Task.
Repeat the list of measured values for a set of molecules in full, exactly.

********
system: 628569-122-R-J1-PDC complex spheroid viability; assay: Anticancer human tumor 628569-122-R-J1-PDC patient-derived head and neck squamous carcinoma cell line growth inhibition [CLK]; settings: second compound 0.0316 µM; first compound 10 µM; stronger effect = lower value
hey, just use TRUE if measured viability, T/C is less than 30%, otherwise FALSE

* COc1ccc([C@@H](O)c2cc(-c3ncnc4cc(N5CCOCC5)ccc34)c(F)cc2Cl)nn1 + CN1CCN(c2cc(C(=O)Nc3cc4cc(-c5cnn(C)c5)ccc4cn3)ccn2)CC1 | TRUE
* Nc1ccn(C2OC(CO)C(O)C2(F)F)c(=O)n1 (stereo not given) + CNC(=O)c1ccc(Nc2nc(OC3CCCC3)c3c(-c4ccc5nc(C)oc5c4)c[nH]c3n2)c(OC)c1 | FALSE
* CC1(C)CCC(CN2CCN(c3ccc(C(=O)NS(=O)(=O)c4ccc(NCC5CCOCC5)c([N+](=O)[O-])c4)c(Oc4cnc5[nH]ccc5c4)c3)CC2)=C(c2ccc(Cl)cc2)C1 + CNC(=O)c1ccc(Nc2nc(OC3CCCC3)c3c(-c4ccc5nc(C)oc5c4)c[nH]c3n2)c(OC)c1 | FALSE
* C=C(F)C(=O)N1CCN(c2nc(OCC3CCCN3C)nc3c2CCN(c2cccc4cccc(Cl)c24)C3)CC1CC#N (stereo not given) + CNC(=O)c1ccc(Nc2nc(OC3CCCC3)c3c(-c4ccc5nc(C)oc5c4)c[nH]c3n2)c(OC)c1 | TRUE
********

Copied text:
system: 628569-122-R-J1-PDC complex spheroid viability; assay: Anticancer human tumor 628569-122-R-J1-PDC patient-derived head and neck squamous carcinoma cell line growth inhibition [CLK]; settings: second compound 0.0316 µM; first compound 10 µM; stronger effect = lower value
hey, just use TRUE if measured viability, T/C is less than 30%, otherwise FALSE

* COc1ccc([C@@H](O)c2cc(-c3ncnc4cc(N5CCOCC5)ccc34)c(F)cc2Cl)nn1 + CN1CCN(c2cc(C(=O)Nc3cc4cc(-c5cnn(C)c5)ccc4cn3)ccn2)CC1 | TRUE
* Nc1ccn(C2OC(CO)C(O)C2(F)F)c(=O)n1 (stereo not given) + CNC(=O)c1ccc(Nc2nc(OC3CCCC3)c3c(-c4ccc5nc(C)oc5c4)c[nH]c3n2)c(OC)c1 | FALSE
* CC1(C)CCC(CN2CCN(c3ccc(C(=O)NS(=O)(=O)c4ccc(NCC5CCOCC5)c([N+](=O)[O-])c4)c(Oc4cnc5[nH]ccc5c4)c3)CC2)=C(c2ccc(Cl)cc2)C1 + CNC(=O)c1ccc(Nc2nc(OC3CCCC3)c3c(-c4ccc5nc(C)oc5c4)c[nH]c3n2)c(OC)c1 | FALSE
* C=C(F)C(=O)N1CCN(c2nc(OCC3CCCN3C)nc3c2CCN(c2cccc4cccc(Cl)c24)C3)CC1CC#N (stereo not given) + CNC(=O)c1ccc(Nc2nc(OC3CCCC3)c3c(-c4ccc5nc(C)oc5c4)c[nH]c3n2)c(OC)c1 | TRUE